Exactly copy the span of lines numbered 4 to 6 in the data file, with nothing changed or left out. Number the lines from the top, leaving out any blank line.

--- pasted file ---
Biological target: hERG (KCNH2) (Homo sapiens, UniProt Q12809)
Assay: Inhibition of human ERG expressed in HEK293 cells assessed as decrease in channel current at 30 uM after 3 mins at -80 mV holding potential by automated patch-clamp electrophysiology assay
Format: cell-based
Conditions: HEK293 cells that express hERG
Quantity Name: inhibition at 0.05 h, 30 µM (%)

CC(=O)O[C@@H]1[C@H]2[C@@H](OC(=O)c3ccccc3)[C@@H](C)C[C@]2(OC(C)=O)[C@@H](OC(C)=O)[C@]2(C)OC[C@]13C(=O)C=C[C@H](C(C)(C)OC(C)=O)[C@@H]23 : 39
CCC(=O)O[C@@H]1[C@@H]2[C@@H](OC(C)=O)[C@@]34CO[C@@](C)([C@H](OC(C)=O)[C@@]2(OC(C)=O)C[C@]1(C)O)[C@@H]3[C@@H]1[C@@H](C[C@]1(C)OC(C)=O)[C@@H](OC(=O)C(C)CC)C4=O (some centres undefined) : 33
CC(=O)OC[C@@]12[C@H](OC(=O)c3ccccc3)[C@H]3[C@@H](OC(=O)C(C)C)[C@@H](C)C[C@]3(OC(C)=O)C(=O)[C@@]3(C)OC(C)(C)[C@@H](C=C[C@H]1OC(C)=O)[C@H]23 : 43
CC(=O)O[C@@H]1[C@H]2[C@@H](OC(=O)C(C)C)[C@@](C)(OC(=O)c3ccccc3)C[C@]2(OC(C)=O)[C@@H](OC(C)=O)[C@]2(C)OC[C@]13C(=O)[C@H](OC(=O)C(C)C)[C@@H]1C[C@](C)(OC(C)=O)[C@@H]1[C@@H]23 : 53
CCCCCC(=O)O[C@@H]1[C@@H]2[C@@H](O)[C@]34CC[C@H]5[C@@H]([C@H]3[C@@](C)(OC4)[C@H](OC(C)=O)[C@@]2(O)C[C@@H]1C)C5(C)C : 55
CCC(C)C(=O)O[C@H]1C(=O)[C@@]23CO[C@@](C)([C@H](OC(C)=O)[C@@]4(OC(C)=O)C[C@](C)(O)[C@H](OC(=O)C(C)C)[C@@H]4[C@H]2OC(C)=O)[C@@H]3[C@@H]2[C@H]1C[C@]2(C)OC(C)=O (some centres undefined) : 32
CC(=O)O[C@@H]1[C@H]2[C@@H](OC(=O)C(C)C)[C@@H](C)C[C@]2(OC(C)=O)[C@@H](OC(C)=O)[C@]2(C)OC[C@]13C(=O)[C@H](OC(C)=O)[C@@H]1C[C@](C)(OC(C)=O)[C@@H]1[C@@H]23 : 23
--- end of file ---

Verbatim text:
Conditions: HEK293 cells that express hERG
Quantity Name: inhibition at 0.05 h, 30 µM (%)

CC(=O)O[C@@H]1[C@H]2[C@@H](OC(=O)c3ccccc3)[C@@H](C)C[C@]2(OC(C)=O)[C@@H](OC(C)=O)[C@]2(C)OC[C@]13C(=O)C=C[C@H](C(C)(C)OC(C)=O)[C@@H]23 : 39